Published on April 23rd, 2017 | by Graham


Jewel Quest: Seven Seas Impressions

Impressions are based on a time-limited free demo of the game - they're not reviews and don't have a score.

I’ve never been a big fan of match-3 games, historically speaking (apart from Puzzle Quest, which combined match-3 with an RPG to form a work of sheer genius).

But Jewel Quest: Seven Seas may just be the game that brings me round on the genre.

Most of you are probably familiar with match-3 games, but just to recap quickly, they’re a series of puzzles in which you swap objects to form lines of three or more identical ones.  They then disappear, and the objects above drop down.  There’s often a goal to each level, just as making a certain number of lines in a time limit, or clearing a particular colour within a set number of moves.

The thing is, I’ve always found them incredibly random.  There’s a limited number of possible moves you can make at a time, so I generally just make one, see what happens, and see if it moves me closer to the goal.  Repeat until finished or stuck.

As a result I’ve found match-3 games a bit tedious, really.  There just didn’t seem very much to them.

And so it went with Jewel Quest: Seven Seas at first.  I sailed through the first eight levels, clicking fairly randomly.

Then I reached level nine.  In which I had to form multiple lines of four, which combine to form ships wheels, which I then had to maneuver into one of four tricky-to-reach slots at the bottom, after which I could ping them off to ring one of two bells.

And I got stuck.   Seriously, seriously stuck.  I was going to give up to be honest; I just couldn’t be bothered playing enough times until random chance swung my way.

The dreaded Level 9

But something made me perservere, and I realised that if lined up the ships wheels just so above the slots, and then I could make that move and then that move, and that would drop one of the wheels down to just above a slot, and I could get another wheel into that slot, and pinging that across would both ring the bell and drop the other wheel down into position…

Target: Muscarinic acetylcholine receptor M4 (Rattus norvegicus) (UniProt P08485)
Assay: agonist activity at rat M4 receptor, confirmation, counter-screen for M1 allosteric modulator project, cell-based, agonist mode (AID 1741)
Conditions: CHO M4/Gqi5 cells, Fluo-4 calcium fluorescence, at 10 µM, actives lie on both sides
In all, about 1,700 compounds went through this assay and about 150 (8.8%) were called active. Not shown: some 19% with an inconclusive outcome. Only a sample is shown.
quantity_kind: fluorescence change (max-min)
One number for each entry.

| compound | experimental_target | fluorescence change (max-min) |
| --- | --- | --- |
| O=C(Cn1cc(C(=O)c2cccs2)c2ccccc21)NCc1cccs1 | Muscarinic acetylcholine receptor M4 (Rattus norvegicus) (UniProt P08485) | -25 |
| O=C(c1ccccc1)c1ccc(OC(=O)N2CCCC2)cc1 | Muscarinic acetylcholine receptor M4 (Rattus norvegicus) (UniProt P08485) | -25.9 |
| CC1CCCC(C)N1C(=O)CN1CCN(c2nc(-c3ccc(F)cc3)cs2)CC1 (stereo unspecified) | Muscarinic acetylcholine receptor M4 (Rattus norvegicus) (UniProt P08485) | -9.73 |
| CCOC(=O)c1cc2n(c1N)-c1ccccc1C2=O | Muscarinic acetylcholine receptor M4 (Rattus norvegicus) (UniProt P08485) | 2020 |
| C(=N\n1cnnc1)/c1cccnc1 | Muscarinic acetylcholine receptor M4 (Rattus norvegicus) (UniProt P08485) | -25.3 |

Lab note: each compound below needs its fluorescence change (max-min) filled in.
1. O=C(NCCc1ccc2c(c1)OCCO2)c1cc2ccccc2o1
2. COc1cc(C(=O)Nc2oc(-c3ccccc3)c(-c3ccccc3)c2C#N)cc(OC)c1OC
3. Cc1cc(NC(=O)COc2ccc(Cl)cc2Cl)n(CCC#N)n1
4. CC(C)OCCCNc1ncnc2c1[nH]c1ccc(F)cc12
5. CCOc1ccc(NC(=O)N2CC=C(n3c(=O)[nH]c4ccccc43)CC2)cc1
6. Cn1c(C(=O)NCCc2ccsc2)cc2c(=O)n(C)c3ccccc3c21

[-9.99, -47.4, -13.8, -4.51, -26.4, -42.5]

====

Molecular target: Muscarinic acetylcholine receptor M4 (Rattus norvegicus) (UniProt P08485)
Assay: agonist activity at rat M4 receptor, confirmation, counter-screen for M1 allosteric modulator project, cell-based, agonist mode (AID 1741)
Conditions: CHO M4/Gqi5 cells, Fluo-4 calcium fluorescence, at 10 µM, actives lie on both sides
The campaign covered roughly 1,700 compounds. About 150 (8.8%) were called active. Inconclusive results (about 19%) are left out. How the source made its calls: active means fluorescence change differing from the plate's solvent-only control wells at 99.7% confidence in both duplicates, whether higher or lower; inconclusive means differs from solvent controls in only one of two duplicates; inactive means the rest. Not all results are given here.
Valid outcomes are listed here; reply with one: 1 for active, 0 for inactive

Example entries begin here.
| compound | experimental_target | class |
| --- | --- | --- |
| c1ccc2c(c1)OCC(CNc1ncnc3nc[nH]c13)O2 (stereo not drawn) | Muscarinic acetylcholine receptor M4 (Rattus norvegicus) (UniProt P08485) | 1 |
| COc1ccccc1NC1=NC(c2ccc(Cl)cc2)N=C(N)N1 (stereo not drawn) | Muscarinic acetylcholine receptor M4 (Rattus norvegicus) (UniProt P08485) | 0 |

Well, essentially I started treating it as, and respecting it as, a proper puzzle game.  Jewel Quest: Seven Seas is tricky enough that it requires real thought, even on these earlier stages of its 120 puzzles (having spent an hour clearing the first 13, there’s plenty of game here).

I even went back to level 9 just to check if I could do it again by puzzling it through, and it hadn’t been blind luck – and I completed it easily.

Graphically it’s fine, with some nice island-themed maps and backgrounds, and an unobtrusive background score.  And there’s a vague plot about, I dunno, something to do with a couple being interviewed by their daughter about how they explored some islands and solved loads of puzzles.  Maybe it all makes more sense if you’ve played other games in the Jewel Quest series.

But the presentation is kind of irrelevant.  The only thing that matters to me is that it’s the first ‘true’ match-3 I’ve ever clicked with (I’m not counting Puzzle Quest).  And the first one I’m likely to go back to, after these impressions are done.

I played this using, who have generously provided me with a free access to their service. At $10 per month for unlimited access to all their games, it's genuinely a great deal. Plus you get a one hour demo of all of their games for free.

About the Author

Leave a Reply

Back to Top ↑

mautic is open source marketing automation